The municipalities are equal in rights and competences. The name of «Ville» («city»), which is used by some municipalities, is purely honorary and does not confer any special status. At present, out of 111 municipalities, 12 carry the title of «city» (ville). The «cities» (villes) do not benefit from a regime different from simple «municipalities», with the only exception that the city of Luxembourg (the capital of the country) has a direct communication with the Ministry of the Interior, and does not need to go to the Police Commissioner of the district, as the rest of municipalities do. Moreover, the city of Luxembourg, as the capital of the country, enjoys a special financial endowment granted by the State.

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3. Legal framework of local self-government

The Constitution of Luxemburg, of October 17th, 1868, as amended, includes a chapter specifically devoted to the municipalities, whose political and financial autonomy is recognised. Section 107, included in Chapter IX of the constitution, states that: «(1) the municipalities constitute autonomous communities, having a territorial basis. They possess legal personality and they manage their patrimony and their own interest by means of their own organs».

The provisions of the Constitution have been implemented by the Municipal Act (Loi Municipale) of October 12th, 1988 and, in special domains by particular statutes, for example the law of July 19th, 2004, concerning land use and urban development.

On the other hand, the Luxembourg signed without reservations the European Charter of Local self-government, from its opening for the signature in 1985. The legal ratification took place on 18 March 1987. The Charter, from its ratification, is considered to be a part of the internal legal order of the country. Being an international Treaty, it enjoys an authority that is superior to that of the domestic law (see, infra, point 10). It can be directly invoked against the Government and in courts, and the case law gives the Charter a «self-executing» effect.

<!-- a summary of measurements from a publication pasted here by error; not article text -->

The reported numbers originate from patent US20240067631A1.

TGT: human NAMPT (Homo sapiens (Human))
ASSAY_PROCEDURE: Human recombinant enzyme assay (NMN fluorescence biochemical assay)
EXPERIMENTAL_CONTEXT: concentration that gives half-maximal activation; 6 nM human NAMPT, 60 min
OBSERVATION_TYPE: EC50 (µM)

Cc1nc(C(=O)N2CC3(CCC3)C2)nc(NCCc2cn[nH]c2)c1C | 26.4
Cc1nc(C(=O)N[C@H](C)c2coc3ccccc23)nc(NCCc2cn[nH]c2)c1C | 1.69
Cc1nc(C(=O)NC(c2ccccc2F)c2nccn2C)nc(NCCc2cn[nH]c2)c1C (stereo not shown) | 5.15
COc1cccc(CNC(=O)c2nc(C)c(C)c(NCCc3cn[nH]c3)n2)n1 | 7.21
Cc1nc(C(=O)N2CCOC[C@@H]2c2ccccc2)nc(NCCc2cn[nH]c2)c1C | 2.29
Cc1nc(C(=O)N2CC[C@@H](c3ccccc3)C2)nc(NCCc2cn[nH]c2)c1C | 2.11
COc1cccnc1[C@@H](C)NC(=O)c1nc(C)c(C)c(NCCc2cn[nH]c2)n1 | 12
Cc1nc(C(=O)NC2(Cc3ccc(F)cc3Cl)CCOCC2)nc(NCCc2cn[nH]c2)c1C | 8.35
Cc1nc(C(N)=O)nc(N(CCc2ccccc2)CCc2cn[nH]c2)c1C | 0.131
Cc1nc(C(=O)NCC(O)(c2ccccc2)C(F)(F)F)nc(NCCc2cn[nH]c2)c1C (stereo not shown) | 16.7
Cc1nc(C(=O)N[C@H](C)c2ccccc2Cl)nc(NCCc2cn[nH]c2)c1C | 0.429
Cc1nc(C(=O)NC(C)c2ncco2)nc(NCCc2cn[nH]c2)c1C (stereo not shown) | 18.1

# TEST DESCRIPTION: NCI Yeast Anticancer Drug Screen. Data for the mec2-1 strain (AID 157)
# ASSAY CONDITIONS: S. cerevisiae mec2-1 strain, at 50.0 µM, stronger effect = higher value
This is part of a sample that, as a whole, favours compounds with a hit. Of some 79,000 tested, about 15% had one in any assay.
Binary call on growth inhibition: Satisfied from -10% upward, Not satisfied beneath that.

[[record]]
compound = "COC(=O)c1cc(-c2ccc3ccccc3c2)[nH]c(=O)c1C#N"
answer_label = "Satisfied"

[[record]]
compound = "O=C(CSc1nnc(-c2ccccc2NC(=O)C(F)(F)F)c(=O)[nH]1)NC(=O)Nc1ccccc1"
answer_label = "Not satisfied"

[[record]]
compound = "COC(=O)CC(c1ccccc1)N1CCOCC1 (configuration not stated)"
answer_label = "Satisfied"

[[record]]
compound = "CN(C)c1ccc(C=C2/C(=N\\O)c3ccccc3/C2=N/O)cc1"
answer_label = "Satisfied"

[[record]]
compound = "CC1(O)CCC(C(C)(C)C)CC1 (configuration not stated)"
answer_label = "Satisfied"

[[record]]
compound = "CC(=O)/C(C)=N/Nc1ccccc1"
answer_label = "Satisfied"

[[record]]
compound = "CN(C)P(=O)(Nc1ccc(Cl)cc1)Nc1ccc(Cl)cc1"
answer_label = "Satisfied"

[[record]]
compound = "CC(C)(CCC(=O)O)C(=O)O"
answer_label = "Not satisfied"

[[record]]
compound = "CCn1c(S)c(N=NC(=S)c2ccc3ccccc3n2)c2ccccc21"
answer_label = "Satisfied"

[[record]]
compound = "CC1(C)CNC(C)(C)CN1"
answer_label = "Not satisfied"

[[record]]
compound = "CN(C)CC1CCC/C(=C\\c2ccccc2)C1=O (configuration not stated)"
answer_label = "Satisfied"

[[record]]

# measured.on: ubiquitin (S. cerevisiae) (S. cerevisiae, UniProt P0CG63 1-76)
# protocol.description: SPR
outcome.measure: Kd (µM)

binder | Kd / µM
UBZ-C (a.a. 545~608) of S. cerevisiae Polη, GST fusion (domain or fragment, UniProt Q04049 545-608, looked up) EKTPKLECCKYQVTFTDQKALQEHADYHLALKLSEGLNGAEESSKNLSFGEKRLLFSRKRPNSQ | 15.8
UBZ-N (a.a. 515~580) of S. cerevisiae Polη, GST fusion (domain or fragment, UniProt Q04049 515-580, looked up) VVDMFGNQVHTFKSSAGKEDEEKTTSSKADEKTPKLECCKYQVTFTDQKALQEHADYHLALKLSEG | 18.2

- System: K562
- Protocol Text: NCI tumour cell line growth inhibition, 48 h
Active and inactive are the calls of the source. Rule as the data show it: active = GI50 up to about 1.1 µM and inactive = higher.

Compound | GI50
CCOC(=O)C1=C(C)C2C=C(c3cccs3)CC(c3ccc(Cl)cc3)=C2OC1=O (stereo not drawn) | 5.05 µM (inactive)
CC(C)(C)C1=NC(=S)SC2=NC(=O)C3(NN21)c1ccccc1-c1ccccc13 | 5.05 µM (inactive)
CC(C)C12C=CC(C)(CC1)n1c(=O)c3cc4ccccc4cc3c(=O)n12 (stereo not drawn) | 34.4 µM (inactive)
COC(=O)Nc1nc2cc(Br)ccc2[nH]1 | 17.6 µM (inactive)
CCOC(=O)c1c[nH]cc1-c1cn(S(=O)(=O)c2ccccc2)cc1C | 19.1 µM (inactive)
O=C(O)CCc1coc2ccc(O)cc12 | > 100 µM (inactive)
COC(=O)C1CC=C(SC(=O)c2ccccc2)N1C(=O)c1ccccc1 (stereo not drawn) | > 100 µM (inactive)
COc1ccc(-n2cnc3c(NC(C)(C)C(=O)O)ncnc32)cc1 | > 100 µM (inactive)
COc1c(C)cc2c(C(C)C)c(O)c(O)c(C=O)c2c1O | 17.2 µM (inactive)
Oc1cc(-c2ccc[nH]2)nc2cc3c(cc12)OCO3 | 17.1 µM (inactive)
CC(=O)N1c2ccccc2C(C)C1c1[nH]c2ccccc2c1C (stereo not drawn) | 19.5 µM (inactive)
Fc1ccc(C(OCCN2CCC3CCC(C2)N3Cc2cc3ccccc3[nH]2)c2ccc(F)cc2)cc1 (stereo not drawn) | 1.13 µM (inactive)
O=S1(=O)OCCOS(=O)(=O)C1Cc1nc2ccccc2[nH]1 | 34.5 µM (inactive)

4. Competences, powers and services of local authorities
4.1. Obligatory duties and responsibilities of local government

Those affairs which are considered to be of purely «local» or municipal nature were particularly defined by two decrees during the French Revolution, namely the decree of December 14th, 1789, concerning the constitution of municipalities and the decree of August 16-24th, 1790, on the judicial organization of the Grand Duchy, which remains largely in force.

Thus, articles 49 and 50 of the Decree of December 14th, 1789, concerning the constitution of municipalities establish that:

Art 49. «[c37][c4b][c48][c03][c50][c58][c51][c4c][c46][c4c][c53][c44][c4f][c03][c45][c52][c47][c4c][c48][c56][c03][c5a][c4c][c4f][c4f][c03][c53][c48][c55][c49][c52][c55][c50][c03][c57][c5a][c52][c03][c56][c52][c55][c57][c56][c03][c52][c49][c03][c49][c58][c51][c46][c57][c4c][c52][c51][c56]?[c03][c52][c51][c03][c57][c4b][c48][c03] one hand, those who are proper to the municipal power. On the other hand, those who relate to the general administration of the State, and which are delegated by the State to municipalities».

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for what concerns property, health, security and the quietness in streets and public places and buildings».

On the other hand, Chapter XI of the decree of August 16-24th, 1790, on the judicial organization, at section 3, provides that the goals entrusted to the municipal bodies are:

  1. All tasks relating to the safety and the convenience of transit in streets, places and public roads; the cleaning, the lighting, the collection of garbage, the demolition or the repair of the buildings threatened by collapse; the banning of everything risking to fall from windows or other parts of buildings, or which can hurt or damage the passers-by, or cause harmful exhalations;

  2. Punishing the offences against the public tranquillity. Preserving the peace and the public order in open spaces where people gathers, such...